The special issue aims to highlight the evolving potential of big data analytics to enable a comprehensive understanding of complex Earth system processes and cutting-edge engineering for sustainable solutions to global challenges. It features important contributions from the community of science and engineering, led by the International Science Council and World Federation of Engineering Organizations.
The relevance of big data
We all are aware that the modern digital framework has enabled several innovations in science and technology that have facilitated our analytical capabilities, providing us with insights into data that were not possible a few decades before. As a result, we are witnessing an exponential growth in digital services and solutions in various aspects of human society. Almost all domains of science are exploring the prospects of digital applications. In the process of digitalization, big data provides us with new ideas and methods to understand Earth and undertake the epic mission of sustainable development with a new impetus.
Big data for sustainable development
Transforming our World: The 2030 Agenda for Sustainable Development provides a comprehensive program to collectively address several global challenges, such as disaster risk reduction, climate change, food security, and environmental protection. However, gaps in data and methods to evaluate several indicators restrict effective compliance and implementation in several nations of the world.
Therefore, there is a need to improve data access and information sharing among different organization and countries. This is possible only through democratization of digital resources, information, data, and above all scientific knowledge. This is especially true for fields in natural sciences and engineering where comprehensive knowledge of complex interactions between different ecological and environmental systems is needed to respond to shared challenges.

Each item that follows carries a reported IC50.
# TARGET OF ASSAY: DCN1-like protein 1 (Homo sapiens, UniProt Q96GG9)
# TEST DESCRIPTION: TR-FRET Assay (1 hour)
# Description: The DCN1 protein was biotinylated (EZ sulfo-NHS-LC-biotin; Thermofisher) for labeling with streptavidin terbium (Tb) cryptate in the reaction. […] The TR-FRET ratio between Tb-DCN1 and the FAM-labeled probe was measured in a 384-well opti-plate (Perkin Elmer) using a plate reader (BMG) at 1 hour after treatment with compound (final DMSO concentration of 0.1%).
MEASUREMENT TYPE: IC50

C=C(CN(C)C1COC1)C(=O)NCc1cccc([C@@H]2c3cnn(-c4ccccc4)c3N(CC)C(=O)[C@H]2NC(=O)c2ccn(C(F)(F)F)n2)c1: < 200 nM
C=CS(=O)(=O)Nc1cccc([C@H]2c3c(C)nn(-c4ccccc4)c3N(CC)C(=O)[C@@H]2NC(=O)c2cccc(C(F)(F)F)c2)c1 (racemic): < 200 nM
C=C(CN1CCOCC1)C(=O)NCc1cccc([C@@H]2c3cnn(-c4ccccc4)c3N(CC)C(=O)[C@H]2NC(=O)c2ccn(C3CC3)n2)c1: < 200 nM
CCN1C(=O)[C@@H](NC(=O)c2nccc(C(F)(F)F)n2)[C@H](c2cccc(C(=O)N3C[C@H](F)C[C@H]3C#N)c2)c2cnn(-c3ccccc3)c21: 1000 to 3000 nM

See the ISC’s project on Digitalization and Sustainability
Acknowledging the transformational force of the new digital technologies, this project aims to maximize their benefits for science and for the achievement of the SDGs.
There are opportunities within the United Nations Technology Facilitation Mechanism framework to improve digitalization and networking of scientific data and information. This will not only enable the flow of knowledge and information to all parts of the world but also help to foster and empower young talent to innovate and devise solutions for their communities using resources and information shared globally. Working to exploit these opportunities, CBAS, as an international research center, will work within the context of a “science for sustainability” framework, and develop scientific products, methods, and technologies from global to local scales to ensure global access to the latest, most reliable information on the SDG indicators. It will also work to mobilize the technological and data resources necessary to analyze and visualize information for informed actions and policies, with fair and open access to all.
Introduction to CBAS
On 22 September 2020, China announced during the General Debate of the 75th Session of the United Nations General Assembly that it will set up an International Research Center of Big Data for Sustainable Development Goals.
CBAS aims to harness big data to serve Transforming our world: the 2030 Agenda for Sustainable Development, featuring multidisciplinary research related to Earth system science, social and economic sciences, as well as sustainability science. It is devoted to monitoring and evaluating indicators of the sustainable development goals in the areas where big data plays a key role.
CBAS works towards a vision where data is open and accessible across borders and disciplines, technology is available to support the entire policymaking process, and knowledge and ideas are communicated and grown, especially among developing countries.
Motivated to ensure collective development, CBAS has five key missions:
1) Develop SDG data infrastructure and information products;
2) Develop and launch a series of SDG satellites;
3) Provide new knowledge for SDG monitoring and evaluation;
4) Establish a think tank for science, technology, and innovation to promote SDGs; and
5) Provide capacity development for SDGs in developing countries.
The ISC, together with the World Federation of Engineering Organizations (WFEO), is a co-organizing partner of the Scientific and Technological Community Major Group at the United Nations. In this role, we secure a mandate for science at the UN and integrate science in major global policy processes, such as the implementation and monitoring of the 2030 Agenda.
Image by United Nations Photo on Flickr.